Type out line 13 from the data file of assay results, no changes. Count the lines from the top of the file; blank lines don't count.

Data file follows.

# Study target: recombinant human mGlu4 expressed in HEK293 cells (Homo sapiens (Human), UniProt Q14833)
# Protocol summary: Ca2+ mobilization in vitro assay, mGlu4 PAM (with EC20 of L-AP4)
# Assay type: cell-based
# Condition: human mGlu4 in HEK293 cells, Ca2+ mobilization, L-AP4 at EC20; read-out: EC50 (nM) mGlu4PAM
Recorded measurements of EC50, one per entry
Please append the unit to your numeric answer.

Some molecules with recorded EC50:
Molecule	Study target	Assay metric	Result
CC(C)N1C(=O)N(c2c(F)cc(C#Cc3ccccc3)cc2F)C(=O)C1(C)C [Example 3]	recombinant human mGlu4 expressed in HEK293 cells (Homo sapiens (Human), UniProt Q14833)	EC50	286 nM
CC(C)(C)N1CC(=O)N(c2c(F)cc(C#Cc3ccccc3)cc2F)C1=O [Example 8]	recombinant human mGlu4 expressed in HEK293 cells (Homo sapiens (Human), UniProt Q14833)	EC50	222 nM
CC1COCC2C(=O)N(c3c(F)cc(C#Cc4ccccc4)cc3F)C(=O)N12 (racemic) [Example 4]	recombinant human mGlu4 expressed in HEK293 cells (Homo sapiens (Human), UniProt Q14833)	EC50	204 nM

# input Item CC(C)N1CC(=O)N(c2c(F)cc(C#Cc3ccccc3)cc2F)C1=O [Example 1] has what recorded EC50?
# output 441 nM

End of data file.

# output 441 nM